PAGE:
Noa will pay tribute to the city of Naples and its everlasting music, through which she took a long journey with her 2006 album "Napoli-Tel Aviv", which featured a string of classic Neapolitan songs translated into Hebrew. The singer was born in Israel to Yemeni Jewish parents, who took her to the US at the age of 2, only to see her return to Israel at 17. She has gone deeper into her research on Neapolitan music and, accompanied by the Solis String Quartet, will perform "Noapolis", in which she revisits classics such as "Torna a Surriento" or "Era de maggio".
But the evening with Noa is only the curtain-raiser of a festival that lasts from June 7 to 24, before returning after the summer break between September 25 and 30. There will be 24 days of events in the city overall, with more than 110 performances in 17 venues ranging from classical theatres to more unusual settings. There were performances last year in the underground caves of the old town, while this year will see a stage erected in the Pausilypon Archaeological Park in Coroglio, overlooking the sea. New elements in this year's festival include a focus on foreign countries. The Teatro Festival will look closely at Israel, with six days of Israeli dance, which is currently at the height of its popularity. Through a series of dance troops. the Teatro Festival will attempt to provide an unusual and original overview of an area on the edge of both Europe and the Middle East. Two of today's biggest Israeli dance groups, the ''Kibbutz Contemporary Dance Company'' and ''Vertigo Dance Company'', will perform in Naples, as will the promising young choreographer, Dafi Altabeb.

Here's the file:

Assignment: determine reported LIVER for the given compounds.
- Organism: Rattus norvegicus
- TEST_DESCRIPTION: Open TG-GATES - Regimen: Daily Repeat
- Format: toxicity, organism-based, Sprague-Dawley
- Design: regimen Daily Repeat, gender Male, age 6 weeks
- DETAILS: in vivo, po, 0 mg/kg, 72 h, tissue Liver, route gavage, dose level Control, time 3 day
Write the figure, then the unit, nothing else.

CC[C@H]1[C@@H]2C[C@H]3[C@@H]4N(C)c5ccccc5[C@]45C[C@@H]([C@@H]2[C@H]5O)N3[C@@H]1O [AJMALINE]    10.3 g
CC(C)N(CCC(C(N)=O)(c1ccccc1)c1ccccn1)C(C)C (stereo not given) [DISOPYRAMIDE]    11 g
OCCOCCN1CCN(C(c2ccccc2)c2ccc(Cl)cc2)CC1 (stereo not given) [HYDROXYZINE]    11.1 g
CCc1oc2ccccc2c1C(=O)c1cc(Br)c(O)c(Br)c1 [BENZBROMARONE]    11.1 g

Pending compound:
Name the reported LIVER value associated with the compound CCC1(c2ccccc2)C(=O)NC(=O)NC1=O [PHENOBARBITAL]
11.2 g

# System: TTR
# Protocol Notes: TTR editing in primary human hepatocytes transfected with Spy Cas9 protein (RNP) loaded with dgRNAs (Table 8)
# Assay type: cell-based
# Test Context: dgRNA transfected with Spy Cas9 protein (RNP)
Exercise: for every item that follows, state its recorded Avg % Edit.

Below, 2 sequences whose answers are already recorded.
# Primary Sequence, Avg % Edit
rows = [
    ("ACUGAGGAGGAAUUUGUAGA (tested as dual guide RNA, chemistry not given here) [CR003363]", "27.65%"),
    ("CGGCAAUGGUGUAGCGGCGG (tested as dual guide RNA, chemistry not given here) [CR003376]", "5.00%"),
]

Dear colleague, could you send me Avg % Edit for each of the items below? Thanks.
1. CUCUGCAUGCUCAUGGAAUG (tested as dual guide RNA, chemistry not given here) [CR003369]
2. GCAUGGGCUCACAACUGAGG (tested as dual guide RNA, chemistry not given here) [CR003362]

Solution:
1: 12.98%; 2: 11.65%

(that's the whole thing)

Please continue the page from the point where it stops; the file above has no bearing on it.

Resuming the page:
The Vertigo Dance Company will stage two performances: Null (at 20:00 on June 19 at the Teatro San Ferdinando) and Birth of the Phoenix (at 20:00 on June 21 at the Teatro Pausilypon), both directed by Noa Wertheim. The first show is a European debut and will see dancers immersed in water, while Birth of the Phoenix is the result of a project looking at the dialogue between humans and the environment, and will be a site-specific choreography. Two performances will also be staged by the Kibbutz Contemporary Dance Company, which takes ''Bein Kodesh Le' Hol'' (Sacred and Profane on June 19 and "If at all" on June 22 to the Teatro Politeama, both shows directed by the choreographer Rami Be'er. The six days of Israeli dance will end with Dafi Altabeb's "Higher Expectation", at the Teatro Pausilypon on June 23, which pays tribute to Italian melodrama with dancers performing to the strains of Maria Callas.
Other events at the Teatro Festival include the new project by Robert Wilson, who will perform the Italian premiere of his musical show "The Makropoulos Case" and Peter Brook's "The Suit", also for on stage in Italy for the first time. The other focus area is on contemporary Argentinian theatre, with Claudio Tolcachir, who broke through at the Festival d'Automne in Paris in 2011 and Daniel Veronese, an big name from the post-dictatorship theatre of Buenos Aires.